Staff members of the Sierra College’s Nevada County campus and members of the Nisenan tribe of the Nevada City Rancheria are touting their collaborative Heritage Day event Saturday as a milestone worth attending.
For the Nisenan, the fourth incarnation of the Heritage Day being held at Sierra College represents, for the first time, the largest opportunity yet to incorporate their perspective into the local historical narrative taught in the county’s education systems, said Shelly Covert, tribal council secretary for the Nevada City Rancheria.
“The Nisenan hold the truth about their history and can tell it like no one else,” said Judith Lowry, an artist and leader of the California Heritage Indigenous Research Project, “rather than leave it to teachers who have to troll the Internet looking for lesson plans on a subject about which they know little to nothing.”
For Mary Anne Kreshka, a member of the Sierra College Human Development and Family department, Saturday’s event provides an opportunity for non-natives “to recognize that the there are Native Americans living in our community and that it isn’t just the stereotype of them dressed up and having a pow-wow, but rather that they are contributing members in their community and that they have lives similar to the rest of us.”
Descendants from the Nevada City Rancheria will speak Saturday about their history, which dates back long before European settlers discovered what is now Nevada County and before the Gold Rush that fostered the county’s development.
“This is a group that has been here for thousands of years,” Kreshka said.
The Nisenan once had a 70-acre reservation, the Nevada City Rancheria, on what is now Cement Hill, created under the authority of President Woodrow Wilson. However, when the federal government stripped California’s tribes of their federal status following the 1958 California Rancheria Act, the Nisenan lost their land in 1964, according to tribal leaders.
While all but four of California’s previously terminated rancherias have regained their federally recognized status, the Nisenan are still fighting to restore their federal recognition. Covert estimates the tribe has no more than 100 recognized members, with another nearly as many pending confirmation.
“They were something of a hidden group that very much want to emerge and join with the college to present their story,” Kreshka said.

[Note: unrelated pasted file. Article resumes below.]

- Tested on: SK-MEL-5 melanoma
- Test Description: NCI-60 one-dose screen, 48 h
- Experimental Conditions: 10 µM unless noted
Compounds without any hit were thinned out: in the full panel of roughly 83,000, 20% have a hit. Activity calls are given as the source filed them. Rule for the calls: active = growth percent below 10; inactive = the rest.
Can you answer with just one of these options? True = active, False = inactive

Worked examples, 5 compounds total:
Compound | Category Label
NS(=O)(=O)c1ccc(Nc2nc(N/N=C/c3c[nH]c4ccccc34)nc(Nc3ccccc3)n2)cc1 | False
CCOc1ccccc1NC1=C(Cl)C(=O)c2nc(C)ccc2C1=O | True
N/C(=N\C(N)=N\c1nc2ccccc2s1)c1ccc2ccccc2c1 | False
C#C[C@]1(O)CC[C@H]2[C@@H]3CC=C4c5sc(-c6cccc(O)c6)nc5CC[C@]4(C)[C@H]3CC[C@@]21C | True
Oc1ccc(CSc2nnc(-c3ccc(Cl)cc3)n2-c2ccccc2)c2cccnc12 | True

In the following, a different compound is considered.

Hence this year’s Heritage Day theme is “Rekindling the Spirit of Community.” The community event is appropriate for all ages and families, and children are encouraged to attend. Parking is free, so is admission. Lunch boxes from BriarPatch Natural Foods Co-op will be available for purchase.
“Everything about this event is free,” Kreshka said. “It is important for young children to have as positive and wonderful an experience with great diversity around them, and this program will provide that for those that go on Saturday.”
Nisenan Heritage Day will feature artisans weaving baskets and mashing acorns, a traditional mainstay of the Nisenan diet.
“I think it will be very exciting,” Kreshka said. “The plan is to have it very interactive.”
There will also be discussions, demonstrations, merchandise, information booths, music and ceremonial dancers.
“Some of those dancers are direct descendants of old Chief Kelly,” Covert previously told The Union. “That’s huge that they can come here and dance on our homelands.”
Chief Louis “Laloak” Kelly was the Nisenan’s last patriarch. He died in 1964.
Native American academic and professional speakers will give individual presentations as well as panel-style discussion about current events and topics of historical and cultural relevance. Local authors will be on hand to discuss their books and offer to sign books for sale.
“This an event that has most definitely has educational reach to our students,” said Stephanie Ortiz, executive dean of Sierra College’s Nevada County campus.
Anyone interested in Nisenan Heritage Day can call 530-570-0846 or visit nevadacityrancheria.org.
To contact Staff Writer Christopher Rosacker, email firstname.lastname@example.org or call 530-477-4236.